This Will Help Make Social Media A Safer Place

Photographed by Rockie Nolan.
Social media isn't always a fun place. Many women and minorities find themselves victims of misogyny, hate speech, and online attacks. Terrorist groups also use it to promote their propaganda and recruit new members.

While we struggle to make headway in regulating these issues in the U.S., trying to figure out where the line between free speech and censorship is, the European Union is taking steps to make the internet a less hateful place. The E.U. passed a code of conduct that Facebook, Twitter, Microsoft, and YouTube agreed to today. The code requires these companies "to review the majority" of requests for removing illegal hate speech "in less than 24 hours, and remove or disable access to such content, if necessary."

With events such as the recent terrorist attacks in Brussels, governments are increasingly aware — and concerned — with how groups, such as ISIS, for instance, can use social media to spread their antagonist propaganda, and recruit new members to their cause. Tech companies have been cooperative with these governments in the past (in identifying and removing ISIS-friendly accounts, for example, or policing racist content), but with this code, expectations are solidly outlined.

"We value civility and free expression, and so our terms of use prohibit advocating violence and hate speech on Microsoft-hosted consumer services," Microsoft Vice President E.U. Government Affairs, John Frank, said in a statement. "Joining the code of conduct reconfirms our commitment to this important issue."

To check on the progress of these measures, regular meetings will take place through the rest of this year, along with a formal assessment at the year's end.

It's good to see these companies taking online threats and attacks seriously. Managing and countering them is no easy feat, but it's one that is desperately important to ensuring our social spheres are a safe place to hang out.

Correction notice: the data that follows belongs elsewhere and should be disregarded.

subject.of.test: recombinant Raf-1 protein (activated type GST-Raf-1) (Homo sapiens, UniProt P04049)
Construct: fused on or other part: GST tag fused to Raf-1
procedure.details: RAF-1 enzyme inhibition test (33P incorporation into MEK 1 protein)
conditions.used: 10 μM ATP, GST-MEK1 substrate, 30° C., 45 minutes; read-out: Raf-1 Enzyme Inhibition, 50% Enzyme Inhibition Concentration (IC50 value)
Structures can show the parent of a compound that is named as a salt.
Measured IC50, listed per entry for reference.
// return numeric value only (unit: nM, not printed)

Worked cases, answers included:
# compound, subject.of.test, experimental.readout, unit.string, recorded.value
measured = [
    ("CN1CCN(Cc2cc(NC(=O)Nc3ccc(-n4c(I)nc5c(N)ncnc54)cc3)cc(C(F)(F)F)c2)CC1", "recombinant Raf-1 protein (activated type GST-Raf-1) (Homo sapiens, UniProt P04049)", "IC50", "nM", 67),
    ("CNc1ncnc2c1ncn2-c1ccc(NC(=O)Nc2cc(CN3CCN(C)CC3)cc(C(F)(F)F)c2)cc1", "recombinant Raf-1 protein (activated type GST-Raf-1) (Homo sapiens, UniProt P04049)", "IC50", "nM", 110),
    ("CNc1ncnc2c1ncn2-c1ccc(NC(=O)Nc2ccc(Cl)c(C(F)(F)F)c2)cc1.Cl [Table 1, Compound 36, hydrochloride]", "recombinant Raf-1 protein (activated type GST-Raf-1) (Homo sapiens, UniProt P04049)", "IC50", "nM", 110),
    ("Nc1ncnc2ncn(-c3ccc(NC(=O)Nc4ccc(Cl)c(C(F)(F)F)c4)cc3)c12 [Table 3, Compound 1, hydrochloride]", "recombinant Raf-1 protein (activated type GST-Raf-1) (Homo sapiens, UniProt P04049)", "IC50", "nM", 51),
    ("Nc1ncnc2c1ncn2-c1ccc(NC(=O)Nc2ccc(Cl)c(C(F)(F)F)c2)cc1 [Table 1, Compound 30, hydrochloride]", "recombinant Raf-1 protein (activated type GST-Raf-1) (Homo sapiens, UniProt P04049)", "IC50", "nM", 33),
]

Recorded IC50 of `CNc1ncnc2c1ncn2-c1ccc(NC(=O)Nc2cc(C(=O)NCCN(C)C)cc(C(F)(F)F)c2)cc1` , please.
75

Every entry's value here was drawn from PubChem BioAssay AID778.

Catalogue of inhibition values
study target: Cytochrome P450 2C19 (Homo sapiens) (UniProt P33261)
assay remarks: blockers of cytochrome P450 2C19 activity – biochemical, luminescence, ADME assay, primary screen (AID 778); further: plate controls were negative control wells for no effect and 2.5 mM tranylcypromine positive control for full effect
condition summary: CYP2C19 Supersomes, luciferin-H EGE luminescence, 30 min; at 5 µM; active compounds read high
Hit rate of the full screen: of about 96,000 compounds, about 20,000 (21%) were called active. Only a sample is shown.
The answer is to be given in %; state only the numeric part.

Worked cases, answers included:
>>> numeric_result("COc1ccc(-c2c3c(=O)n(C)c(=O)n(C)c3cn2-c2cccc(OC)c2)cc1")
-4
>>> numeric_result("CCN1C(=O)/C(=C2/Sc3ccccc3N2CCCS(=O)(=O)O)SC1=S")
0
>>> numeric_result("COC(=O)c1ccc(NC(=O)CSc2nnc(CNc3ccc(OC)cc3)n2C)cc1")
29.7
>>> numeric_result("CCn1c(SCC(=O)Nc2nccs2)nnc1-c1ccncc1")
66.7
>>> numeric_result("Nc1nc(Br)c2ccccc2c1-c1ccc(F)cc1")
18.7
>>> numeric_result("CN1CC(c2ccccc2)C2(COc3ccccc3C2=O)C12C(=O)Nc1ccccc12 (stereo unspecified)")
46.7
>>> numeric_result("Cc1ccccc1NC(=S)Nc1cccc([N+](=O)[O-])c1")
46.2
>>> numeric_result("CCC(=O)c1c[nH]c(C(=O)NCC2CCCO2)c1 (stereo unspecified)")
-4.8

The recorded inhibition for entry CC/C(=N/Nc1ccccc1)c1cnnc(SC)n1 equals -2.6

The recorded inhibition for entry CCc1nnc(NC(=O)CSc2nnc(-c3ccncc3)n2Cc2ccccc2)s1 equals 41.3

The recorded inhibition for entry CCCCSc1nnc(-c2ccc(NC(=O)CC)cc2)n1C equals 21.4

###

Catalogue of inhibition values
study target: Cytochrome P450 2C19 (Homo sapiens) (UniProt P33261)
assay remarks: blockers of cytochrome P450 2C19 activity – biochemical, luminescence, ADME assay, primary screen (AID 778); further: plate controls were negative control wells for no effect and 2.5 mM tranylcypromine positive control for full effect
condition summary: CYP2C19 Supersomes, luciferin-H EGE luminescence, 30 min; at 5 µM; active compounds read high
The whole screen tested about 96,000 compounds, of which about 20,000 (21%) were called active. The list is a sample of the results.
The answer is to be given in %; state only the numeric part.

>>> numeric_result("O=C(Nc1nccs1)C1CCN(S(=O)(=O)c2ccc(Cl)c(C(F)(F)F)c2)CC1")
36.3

Advertisement

More from Tech

It's become almost second nature for a celeb to have some sort of side hustle. Why just make money acting when you can also release a perfume or found a ...
Remember when dorm drama just meant your roommate eating the last of your Oreos without asking, or talking on the phone too loudly while you were trying ...
Chrissy Teigen, the model turned TV host turned cookbook author, has amassed Twitter, Instagram, and Snapchat followings in the millions. The secret to ...
GENERATION STARTUP presents Women In Tech, an episode of an exclusive web series with footage left on the cutting room floor. The feature documentary ...
A Google search for "mooning" pulls up expected results: some news articles about protestors pulling down their pants, and the formal dictionary definition...
Pokémon Go was this year's biggest app sensation. Within 24 hours of its launch, the game became a mega hit and has since seen users walking billions of ...
For the second time this month, earthlings of the Western Hemisphere will experience a special event involving our moon. Earlier this month, we got our ...
(Paid Content) Refinery29 is now on Versy, a messaging and content-sharing app made for busy people like us
If you want to look up information about your favorite celebrities, your first instinct is probably to google them. But depending on who you're curious ...
Complaining today is much easier than it used to be. Lost luggage, bad service, extra charges, broken products — you used to have to put a letter in the ...
It's Google's 18th birthday which means it can finally see all the porn it serves up
Tonight marks the first of three presidential debates between candidates Hillary Clinton and Donald Trump. Because of the debate's close proximity to New...
The American Civil Liberties Union (ACLU) developed a phone app that will assist you in recording and reporting police conduct. The app, Mobile Justice, ...
If you aren't registered to vote, don't panic. As a matter of fact, thanks to Snapchat, you can now do it in just one minute, reports Time. The social-...